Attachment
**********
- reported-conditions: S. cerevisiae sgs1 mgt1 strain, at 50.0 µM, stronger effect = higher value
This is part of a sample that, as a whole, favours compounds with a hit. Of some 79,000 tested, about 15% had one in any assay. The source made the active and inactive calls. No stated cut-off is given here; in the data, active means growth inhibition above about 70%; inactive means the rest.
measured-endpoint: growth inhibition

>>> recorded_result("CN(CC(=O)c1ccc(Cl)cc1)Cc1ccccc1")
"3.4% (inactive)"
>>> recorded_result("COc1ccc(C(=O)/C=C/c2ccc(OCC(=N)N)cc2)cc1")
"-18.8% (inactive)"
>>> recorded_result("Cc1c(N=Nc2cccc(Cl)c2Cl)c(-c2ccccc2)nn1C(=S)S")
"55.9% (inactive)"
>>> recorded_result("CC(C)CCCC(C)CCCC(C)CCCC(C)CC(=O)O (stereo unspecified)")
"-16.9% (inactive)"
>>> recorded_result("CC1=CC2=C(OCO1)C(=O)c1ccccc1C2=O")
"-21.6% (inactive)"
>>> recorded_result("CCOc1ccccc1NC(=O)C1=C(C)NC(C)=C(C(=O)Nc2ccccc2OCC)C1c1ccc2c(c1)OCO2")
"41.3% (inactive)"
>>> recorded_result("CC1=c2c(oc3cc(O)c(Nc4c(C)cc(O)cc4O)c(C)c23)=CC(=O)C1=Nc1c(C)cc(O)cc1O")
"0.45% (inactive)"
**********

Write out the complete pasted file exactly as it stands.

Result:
- reported-conditions: S. cerevisiae sgs1 mgt1 strain, at 50.0 µM, stronger effect = higher value
This is part of a sample that, as a whole, favours compounds with a hit. Of some 79,000 tested, about 15% had one in any assay. The source made the active and inactive calls. No stated cut-off is given here; in the data, active means growth inhibition above about 70%; inactive means the rest.
measured-endpoint: growth inhibition

>>> recorded_result("CN(CC(=O)c1ccc(Cl)cc1)Cc1ccccc1")
"3.4% (inactive)"
>>> recorded_result("COc1ccc(C(=O)/C=C/c2ccc(OCC(=N)N)cc2)cc1")
"-18.8% (inactive)"
>>> recorded_result("Cc1c(N=Nc2cccc(Cl)c2Cl)c(-c2ccccc2)nn1C(=S)S")
"55.9% (inactive)"
>>> recorded_result("CC(C)CCCC(C)CCCC(C)CCCC(C)CC(=O)O (stereo unspecified)")
"-16.9% (inactive)"
>>> recorded_result("CC1=CC2=C(OCO1)C(=O)c1ccccc1C2=O")
"-21.6% (inactive)"
>>> recorded_result("CCOc1ccccc1NC(=O)C1=C(C)NC(C)=C(C(=O)Nc2ccccc2OCC)C1c1ccc2c(c1)OCO2")
"41.3% (inactive)"
>>> recorded_result("CC1=c2c(oc3cc(O)c(Nc4c(C)cc(O)cc4O)c(C)c23)=CC(=O)C1=Nc1c(C)cc(O)cc1O")
"0.45% (inactive)"